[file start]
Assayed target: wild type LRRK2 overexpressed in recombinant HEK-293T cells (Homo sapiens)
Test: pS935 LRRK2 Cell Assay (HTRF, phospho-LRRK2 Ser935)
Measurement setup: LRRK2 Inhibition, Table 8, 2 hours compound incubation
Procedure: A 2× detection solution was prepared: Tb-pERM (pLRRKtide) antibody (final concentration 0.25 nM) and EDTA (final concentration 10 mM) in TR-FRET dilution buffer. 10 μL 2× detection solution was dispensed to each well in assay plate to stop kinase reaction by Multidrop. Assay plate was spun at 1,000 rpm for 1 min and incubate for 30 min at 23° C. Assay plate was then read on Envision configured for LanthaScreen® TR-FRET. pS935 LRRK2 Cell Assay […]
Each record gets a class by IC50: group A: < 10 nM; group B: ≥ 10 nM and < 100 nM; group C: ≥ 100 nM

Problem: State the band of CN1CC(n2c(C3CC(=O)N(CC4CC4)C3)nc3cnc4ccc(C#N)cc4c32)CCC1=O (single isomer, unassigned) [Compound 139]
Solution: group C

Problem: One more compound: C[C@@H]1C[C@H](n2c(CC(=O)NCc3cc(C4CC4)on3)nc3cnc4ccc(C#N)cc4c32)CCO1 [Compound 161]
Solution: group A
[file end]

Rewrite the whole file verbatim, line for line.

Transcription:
Assayed target: wild type LRRK2 overexpressed in recombinant HEK-293T cells (Homo sapiens)
Test: pS935 LRRK2 Cell Assay (HTRF, phospho-LRRK2 Ser935)
Measurement setup: LRRK2 Inhibition, Table 8, 2 hours compound incubation
Procedure: A 2× detection solution was prepared: Tb-pERM (pLRRKtide) antibody (final concentration 0.25 nM) and EDTA (final concentration 10 mM) in TR-FRET dilution buffer. 10 μL 2× detection solution was dispensed to each well in assay plate to stop kinase reaction by Multidrop. Assay plate was spun at 1,000 rpm for 1 min and incubate for 30 min at 23° C. Assay plate was then read on Envision configured for LanthaScreen® TR-FRET. pS935 LRRK2 Cell Assay […]
Each record gets a class by IC50: group A: < 10 nM; group B: ≥ 10 nM and < 100 nM; group C: ≥ 100 nM

Problem: State the band of CN1CC(n2c(C3CC(=O)N(CC4CC4)C3)nc3cnc4ccc(C#N)cc4c32)CCC1=O (single isomer, unassigned) [Compound 139]
Solution: group C

Problem: One more compound: C[C@@H]1C[C@H](n2c(CC(=O)NCc3cc(C4CC4)on3)nc3cnc4ccc(C#N)cc4c32)CCO1 [Compound 161]
Solution: group A